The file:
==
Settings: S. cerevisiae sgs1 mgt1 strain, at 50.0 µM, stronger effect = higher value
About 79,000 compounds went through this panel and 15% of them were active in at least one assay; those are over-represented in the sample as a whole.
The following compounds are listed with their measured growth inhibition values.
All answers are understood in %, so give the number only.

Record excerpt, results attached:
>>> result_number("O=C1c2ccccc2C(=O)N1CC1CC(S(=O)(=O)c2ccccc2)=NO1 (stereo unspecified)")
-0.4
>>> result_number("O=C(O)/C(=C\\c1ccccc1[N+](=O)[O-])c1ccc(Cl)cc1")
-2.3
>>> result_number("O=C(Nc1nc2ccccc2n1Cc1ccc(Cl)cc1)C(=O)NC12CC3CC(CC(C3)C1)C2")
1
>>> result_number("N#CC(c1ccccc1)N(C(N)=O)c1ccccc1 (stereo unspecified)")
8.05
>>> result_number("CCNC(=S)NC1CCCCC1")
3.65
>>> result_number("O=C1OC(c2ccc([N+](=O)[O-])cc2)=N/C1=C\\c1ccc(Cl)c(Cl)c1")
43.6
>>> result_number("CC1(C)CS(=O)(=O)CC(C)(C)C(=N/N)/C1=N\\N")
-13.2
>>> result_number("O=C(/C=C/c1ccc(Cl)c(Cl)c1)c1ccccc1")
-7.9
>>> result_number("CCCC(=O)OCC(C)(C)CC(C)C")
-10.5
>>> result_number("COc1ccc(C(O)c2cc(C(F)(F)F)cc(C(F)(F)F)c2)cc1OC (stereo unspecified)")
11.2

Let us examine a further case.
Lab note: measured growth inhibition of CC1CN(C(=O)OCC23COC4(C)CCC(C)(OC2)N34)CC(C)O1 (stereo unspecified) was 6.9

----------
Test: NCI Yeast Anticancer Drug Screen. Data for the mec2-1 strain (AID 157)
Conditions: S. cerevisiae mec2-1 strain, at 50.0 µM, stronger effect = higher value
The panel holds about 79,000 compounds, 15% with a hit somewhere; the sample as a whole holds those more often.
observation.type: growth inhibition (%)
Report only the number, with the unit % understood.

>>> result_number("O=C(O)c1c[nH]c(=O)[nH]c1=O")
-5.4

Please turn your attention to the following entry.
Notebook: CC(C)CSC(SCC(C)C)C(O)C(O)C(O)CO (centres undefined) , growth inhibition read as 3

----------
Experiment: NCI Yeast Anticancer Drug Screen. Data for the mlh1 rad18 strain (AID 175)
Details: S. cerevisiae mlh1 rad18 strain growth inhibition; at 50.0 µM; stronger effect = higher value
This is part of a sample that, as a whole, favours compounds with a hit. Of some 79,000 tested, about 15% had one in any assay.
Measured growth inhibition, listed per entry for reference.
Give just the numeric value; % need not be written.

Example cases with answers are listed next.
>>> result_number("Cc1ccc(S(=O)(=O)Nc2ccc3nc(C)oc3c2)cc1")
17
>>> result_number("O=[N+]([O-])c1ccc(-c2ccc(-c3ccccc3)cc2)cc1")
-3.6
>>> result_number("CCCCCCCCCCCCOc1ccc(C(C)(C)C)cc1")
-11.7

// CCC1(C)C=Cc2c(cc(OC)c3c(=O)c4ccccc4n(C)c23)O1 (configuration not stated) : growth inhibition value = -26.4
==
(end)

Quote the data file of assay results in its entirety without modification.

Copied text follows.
Settings: S. cerevisiae sgs1 mgt1 strain, at 50.0 µM, stronger effect = higher value
About 79,000 compounds went through this panel and 15% of them were active in at least one assay; those are over-represented in the sample as a whole.
The following compounds are listed with their measured growth inhibition values.
All answers are understood in %, so give the number only.

Record excerpt, results attached:
>>> result_number("O=C1c2ccccc2C(=O)N1CC1CC(S(=O)(=O)c2ccccc2)=NO1 (stereo unspecified)")
-0.4
>>> result_number("O=C(O)/C(=C\\c1ccccc1[N+](=O)[O-])c1ccc(Cl)cc1")
-2.3
>>> result_number("O=C(Nc1nc2ccccc2n1Cc1ccc(Cl)cc1)C(=O)NC12CC3CC(CC(C3)C1)C2")
1
>>> result_number("N#CC(c1ccccc1)N(C(N)=O)c1ccccc1 (stereo unspecified)")
8.05
>>> result_number("CCNC(=S)NC1CCCCC1")
3.65
>>> result_number("O=C1OC(c2ccc([N+](=O)[O-])cc2)=N/C1=C\\c1ccc(Cl)c(Cl)c1")
43.6
>>> result_number("CC1(C)CS(=O)(=O)CC(C)(C)C(=N/N)/C1=N\\N")
-13.2
>>> result_number("O=C(/C=C/c1ccc(Cl)c(Cl)c1)c1ccccc1")
-7.9
>>> result_number("CCCC(=O)OCC(C)(C)CC(C)C")
-10.5
>>> result_number("COc1ccc(C(O)c2cc(C(F)(F)F)cc(C(F)(F)F)c2)cc1OC (stereo unspecified)")
11.2

Let us examine a further case.
Lab note: measured growth inhibition of CC1CN(C(=O)OCC23COC4(C)CCC(C)(OC2)N34)CC(C)O1 (stereo unspecified) was 6.9

----------
Test: NCI Yeast Anticancer Drug Screen. Data for the mec2-1 strain (AID 157)
Conditions: S. cerevisiae mec2-1 strain, at 50.0 µM, stronger effect = higher value
The panel holds about 79,000 compounds, 15% with a hit somewhere; the sample as a whole holds those more often.
observation.type: growth inhibition (%)
Report only the number, with the unit % understood.

>>> result_number("O=C(O)c1c[nH]c(=O)[nH]c1=O")
-5.4

Please turn your attention to the following entry.
Notebook: CC(C)CSC(SCC(C)C)C(O)C(O)C(O)CO (centres undefined) , growth inhibition read as 3

----------
Experiment: NCI Yeast Anticancer Drug Screen. Data for the mlh1 rad18 strain (AID 175)
Details: S. cerevisiae mlh1 rad18 strain growth inhibition; at 50.0 µM; stronger effect = higher value
This is part of a sample that, as a whole, favours compounds with a hit. Of some 79,000 tested, about 15% had one in any assay.
Measured growth inhibition, listed per entry for reference.
Give just the numeric value; % need not be written.

Example cases with answers are listed next.
>>> result_number("Cc1ccc(S(=O)(=O)Nc2ccc3nc(C)oc3c2)cc1")
17
>>> result_number("O=[N+]([O-])c1ccc(-c2ccc(-c3ccccc3)cc2)cc1")
-3.6
>>> result_number("CCCCCCCCCCCCOc1ccc(C(C)(C)C)cc1")
-11.7

// CCC1(C)C=Cc2c(cc(OC)c3c(=O)c4ccccc4n(C)c23)O1 (configuration not stated) : growth inhibition value = -26.4